Archives for October 2016

Visual: Lac St-Anne

Lac St-Anne was a collaboration done with film maker Richard Cornelisse, shown at Concordia University of Montreal, Faculty of Fine Art. It is an interactive, multi-screen, non-linear audio/video documentary that depicts an experiential portrait of Lac St. Anne located in northern Alberta, Canada. The work depicts the geography, history and people of this region as historical residues. Their narrative exists as largely indirect and fluid, but attempts to illustrate psychological traces of the land, the personal relationship within it, and the sense of mystery that contains it. The intertwining of histories and happenings are meant to appeal to the senses in a manner that speaks to our emotional connections to place, the paradoxes that define it and the possible transcendent realities within it.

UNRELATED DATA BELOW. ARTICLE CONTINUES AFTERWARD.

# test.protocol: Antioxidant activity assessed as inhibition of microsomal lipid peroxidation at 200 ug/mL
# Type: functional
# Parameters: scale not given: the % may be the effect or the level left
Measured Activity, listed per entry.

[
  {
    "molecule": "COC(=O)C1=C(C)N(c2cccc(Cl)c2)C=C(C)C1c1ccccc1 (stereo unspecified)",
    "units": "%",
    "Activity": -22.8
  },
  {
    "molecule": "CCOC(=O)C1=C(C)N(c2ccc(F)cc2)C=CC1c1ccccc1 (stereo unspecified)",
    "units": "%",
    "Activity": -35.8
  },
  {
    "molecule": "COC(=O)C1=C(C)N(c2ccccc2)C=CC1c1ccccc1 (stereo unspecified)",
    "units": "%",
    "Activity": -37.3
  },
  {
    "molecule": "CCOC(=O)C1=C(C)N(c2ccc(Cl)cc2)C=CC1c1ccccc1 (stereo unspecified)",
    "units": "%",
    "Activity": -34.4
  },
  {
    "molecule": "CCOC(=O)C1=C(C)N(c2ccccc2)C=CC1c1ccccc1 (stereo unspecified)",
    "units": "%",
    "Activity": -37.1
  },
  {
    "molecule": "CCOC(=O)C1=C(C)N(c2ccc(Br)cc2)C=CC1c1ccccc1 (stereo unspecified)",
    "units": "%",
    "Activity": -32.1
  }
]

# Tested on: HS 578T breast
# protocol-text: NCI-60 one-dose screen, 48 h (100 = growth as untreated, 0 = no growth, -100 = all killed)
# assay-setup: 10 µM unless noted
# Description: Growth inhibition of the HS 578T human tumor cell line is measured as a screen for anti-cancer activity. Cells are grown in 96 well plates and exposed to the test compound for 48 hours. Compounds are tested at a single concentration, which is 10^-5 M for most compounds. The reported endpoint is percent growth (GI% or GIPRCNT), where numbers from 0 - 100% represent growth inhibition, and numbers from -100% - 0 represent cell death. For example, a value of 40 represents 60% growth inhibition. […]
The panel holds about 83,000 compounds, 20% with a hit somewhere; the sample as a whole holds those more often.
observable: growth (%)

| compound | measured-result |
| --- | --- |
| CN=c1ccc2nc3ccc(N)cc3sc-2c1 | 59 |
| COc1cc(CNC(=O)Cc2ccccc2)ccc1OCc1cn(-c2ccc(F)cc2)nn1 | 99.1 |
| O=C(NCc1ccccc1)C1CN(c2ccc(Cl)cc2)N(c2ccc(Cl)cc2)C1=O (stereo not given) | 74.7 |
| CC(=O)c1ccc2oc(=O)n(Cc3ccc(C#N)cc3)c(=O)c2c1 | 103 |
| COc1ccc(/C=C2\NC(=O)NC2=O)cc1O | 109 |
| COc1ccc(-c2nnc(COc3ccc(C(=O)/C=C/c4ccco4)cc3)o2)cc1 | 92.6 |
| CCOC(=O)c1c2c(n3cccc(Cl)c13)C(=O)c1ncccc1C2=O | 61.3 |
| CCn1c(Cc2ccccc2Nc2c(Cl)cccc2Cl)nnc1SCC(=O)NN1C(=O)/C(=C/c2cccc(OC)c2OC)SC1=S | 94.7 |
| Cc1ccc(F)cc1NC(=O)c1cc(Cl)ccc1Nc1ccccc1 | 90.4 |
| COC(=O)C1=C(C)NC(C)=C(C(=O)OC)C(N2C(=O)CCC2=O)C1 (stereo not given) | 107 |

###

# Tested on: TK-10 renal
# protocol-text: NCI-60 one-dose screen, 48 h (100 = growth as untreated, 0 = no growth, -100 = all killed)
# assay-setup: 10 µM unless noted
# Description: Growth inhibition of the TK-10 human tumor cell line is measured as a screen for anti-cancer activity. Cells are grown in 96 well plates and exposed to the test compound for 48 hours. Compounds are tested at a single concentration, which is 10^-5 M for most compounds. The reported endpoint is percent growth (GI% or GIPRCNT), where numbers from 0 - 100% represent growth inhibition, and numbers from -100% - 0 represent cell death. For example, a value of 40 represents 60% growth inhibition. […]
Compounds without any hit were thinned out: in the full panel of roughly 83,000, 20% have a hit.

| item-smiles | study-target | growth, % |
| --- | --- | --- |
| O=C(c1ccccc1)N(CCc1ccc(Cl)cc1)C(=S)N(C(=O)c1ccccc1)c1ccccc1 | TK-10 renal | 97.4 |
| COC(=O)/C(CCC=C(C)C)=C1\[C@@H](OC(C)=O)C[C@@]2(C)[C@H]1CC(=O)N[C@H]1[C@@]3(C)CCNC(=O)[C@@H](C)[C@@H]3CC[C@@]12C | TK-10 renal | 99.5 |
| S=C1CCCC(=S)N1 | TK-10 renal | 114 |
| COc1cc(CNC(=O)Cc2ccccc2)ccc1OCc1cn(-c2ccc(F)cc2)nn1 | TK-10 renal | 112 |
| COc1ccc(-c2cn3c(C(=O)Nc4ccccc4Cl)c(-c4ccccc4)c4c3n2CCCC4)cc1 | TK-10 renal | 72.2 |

The programming for the installation was done in Max. It consisted of a database of interchangeable audio and video clips that can be experienced in a variety of ways. The viewer initially ‘wakes’ the system by stepping in front of a screen. An infrared sensor processes the viewers movements. The viewer is then presented with a video haiku of sorts. A realtime construction of audio and video clips that tell the story of Lac St.Anne. The narrative unfolds through randomized video and audio clips, a montage of audio to video or video-to-video clips in constant reconfiguration. The structure is always participatory, fluid, unique and, to some degree, individualized. Max was also used to track the viewers position and convert that to control data, which altered various aspects of the video and audio narrative.